AfDB: Reforms key to Power Africa success
03 July 2013, 13:57
The African Development Bank will deepen and expand its work in reforming the energy sector in Africa in its efforts to support US power plan.
Already a major investor in the energy sector, the AfDB will scale funding for energy production, transmission and distribution infrastructure, cross-border power pools, as well as government policy and regulatory reforms.
The Bank will focus its efforts and emphasize reforms for national power utilities, many of which are in need of better business models and financial reinforcement.
Speaking in Dar es Salaam, the AfDB President Donald Kaberuka said they will allocate as much as $3 billion over the next 5 years.
"This will leverage at least 4 times more investments in the energy sector. Our interventions will include investment loans, reforms, advisory, and guarantees,” in reference to Tanzania, Kenya, Ethiopia, Ghana, Liberia, and Nigeria -- the Power Africa priority countries.
Kaberuka stressed that reforms are the key, as the billions of dollars available for investment in the energy sector will translate into actual bulbs in people’s homes and electricity necessary to grow small businesses if state utilities run efficiently and effectively, so as to facilitate and enhance cross-border energy markets.”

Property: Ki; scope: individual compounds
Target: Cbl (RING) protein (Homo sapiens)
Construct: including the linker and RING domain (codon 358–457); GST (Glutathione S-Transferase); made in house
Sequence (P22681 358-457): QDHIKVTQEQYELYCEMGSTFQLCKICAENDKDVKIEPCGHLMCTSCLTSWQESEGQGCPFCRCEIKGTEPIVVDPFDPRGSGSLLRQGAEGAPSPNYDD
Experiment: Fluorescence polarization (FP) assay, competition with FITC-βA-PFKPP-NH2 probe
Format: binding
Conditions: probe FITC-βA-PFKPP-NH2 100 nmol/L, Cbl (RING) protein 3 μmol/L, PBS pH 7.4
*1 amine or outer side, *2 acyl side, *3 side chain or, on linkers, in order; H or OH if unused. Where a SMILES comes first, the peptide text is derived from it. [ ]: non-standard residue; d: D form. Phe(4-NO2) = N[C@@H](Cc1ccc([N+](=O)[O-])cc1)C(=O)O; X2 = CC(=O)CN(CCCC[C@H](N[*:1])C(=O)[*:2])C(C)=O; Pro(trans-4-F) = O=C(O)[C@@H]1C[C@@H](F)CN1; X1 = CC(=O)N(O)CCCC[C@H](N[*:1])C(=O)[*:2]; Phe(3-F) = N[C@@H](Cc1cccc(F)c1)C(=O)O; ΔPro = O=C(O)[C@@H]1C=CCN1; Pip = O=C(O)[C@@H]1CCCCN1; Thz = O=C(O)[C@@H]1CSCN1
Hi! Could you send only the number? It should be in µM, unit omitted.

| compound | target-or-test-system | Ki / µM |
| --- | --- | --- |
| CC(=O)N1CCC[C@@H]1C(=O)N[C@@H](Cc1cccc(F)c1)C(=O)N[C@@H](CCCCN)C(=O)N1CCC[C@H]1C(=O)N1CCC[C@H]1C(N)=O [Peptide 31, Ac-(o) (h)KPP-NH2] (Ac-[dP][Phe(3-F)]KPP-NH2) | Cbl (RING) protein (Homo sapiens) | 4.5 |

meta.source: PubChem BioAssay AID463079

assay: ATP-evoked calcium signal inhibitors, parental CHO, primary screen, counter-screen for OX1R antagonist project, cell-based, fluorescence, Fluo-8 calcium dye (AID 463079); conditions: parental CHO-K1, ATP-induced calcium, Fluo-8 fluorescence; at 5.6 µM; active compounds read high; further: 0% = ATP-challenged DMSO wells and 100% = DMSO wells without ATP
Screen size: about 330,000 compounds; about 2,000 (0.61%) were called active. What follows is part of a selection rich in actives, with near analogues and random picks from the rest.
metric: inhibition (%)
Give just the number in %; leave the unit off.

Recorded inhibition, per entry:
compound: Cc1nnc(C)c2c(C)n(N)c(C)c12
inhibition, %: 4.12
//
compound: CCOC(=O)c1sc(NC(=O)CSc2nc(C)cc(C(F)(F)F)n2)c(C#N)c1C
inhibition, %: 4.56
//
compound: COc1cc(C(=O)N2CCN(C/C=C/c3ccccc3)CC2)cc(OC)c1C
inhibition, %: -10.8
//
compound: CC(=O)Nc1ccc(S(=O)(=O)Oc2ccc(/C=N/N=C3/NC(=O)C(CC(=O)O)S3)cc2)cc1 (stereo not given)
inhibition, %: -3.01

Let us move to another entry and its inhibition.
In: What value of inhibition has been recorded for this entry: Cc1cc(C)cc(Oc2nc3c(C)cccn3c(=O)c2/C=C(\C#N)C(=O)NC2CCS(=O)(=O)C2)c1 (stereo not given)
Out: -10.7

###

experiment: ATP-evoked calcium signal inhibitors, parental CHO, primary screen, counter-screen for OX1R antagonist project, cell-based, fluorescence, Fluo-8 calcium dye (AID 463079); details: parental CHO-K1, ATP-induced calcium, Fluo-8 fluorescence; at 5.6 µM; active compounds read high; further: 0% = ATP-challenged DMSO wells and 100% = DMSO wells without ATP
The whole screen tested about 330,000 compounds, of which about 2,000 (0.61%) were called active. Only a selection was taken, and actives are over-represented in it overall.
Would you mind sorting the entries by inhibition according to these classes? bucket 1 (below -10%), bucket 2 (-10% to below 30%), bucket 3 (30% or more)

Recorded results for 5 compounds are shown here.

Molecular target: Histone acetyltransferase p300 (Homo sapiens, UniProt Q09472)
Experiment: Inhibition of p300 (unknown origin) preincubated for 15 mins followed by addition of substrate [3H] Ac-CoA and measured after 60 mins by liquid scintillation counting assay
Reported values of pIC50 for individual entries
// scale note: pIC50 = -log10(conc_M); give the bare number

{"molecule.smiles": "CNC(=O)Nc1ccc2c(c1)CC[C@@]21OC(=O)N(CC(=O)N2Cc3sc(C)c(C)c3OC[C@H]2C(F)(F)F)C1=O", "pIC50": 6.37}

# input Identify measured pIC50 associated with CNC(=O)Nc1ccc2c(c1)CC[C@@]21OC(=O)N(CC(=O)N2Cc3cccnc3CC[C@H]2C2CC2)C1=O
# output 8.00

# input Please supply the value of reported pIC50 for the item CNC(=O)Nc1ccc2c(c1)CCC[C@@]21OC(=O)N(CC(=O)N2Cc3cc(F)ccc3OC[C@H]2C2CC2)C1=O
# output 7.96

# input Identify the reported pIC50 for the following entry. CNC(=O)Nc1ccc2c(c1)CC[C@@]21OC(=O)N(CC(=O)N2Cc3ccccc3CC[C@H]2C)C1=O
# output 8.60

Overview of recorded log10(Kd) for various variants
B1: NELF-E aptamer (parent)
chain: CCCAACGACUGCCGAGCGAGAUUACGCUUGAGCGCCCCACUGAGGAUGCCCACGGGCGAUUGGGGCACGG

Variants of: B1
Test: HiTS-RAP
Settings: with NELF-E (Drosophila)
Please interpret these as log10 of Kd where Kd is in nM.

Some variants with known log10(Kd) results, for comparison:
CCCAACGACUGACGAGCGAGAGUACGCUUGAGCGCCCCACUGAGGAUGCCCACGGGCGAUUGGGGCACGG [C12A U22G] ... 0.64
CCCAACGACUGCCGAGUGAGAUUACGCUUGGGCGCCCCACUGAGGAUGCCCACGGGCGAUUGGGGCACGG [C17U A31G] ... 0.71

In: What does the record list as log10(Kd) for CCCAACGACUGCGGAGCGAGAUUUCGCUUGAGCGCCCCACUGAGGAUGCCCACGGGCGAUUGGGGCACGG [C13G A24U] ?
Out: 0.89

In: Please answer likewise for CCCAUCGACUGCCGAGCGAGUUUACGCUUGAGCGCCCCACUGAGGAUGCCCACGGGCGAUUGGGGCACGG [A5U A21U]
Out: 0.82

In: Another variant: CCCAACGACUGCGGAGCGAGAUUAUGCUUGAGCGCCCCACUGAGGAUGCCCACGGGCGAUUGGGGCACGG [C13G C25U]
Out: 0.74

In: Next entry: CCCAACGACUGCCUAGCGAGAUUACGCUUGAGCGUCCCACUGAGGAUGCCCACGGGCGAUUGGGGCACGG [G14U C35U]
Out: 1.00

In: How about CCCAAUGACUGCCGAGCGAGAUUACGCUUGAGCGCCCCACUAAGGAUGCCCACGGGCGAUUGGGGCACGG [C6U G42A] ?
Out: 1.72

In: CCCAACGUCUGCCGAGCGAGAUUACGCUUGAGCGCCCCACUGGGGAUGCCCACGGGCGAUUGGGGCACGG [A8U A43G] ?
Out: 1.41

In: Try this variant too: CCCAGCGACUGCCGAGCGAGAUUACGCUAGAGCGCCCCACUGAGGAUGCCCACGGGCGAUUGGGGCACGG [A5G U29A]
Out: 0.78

The main financial source for the Bank’s assistance to the energy sector in the Power Africa countries is the African Development Fund (ADF), which is its concessional window. The ADF contributed $1.4 billion out of the Bank’s $1.6 billion over the last five years in the six priority countries’ energy investments.
Addressing CEOs in Tanzania on Monday, visiting US President Barack Obama said that he saw Africa as the next major success story and with Power Africa he wanted the US to be part of that success.
Obama went on to add that the Power Africa initiative would double access to electricity in sub-Saharan Africa.
Obama also took time to thank the African Development Bank for its partnership in the project, as well as many companies that have stepped up with commitments.
The US president noted that those who are involved in this process, have continually told him that the problem is not going to be private-sector financing, but getting the rules right, creating the framework whereby they can build to scale rapidly and implement the Power Plan.
President Kaberuka welcomed the initiative, saying it was timely and that the Bank will work with the six countries to successfully implement the project.
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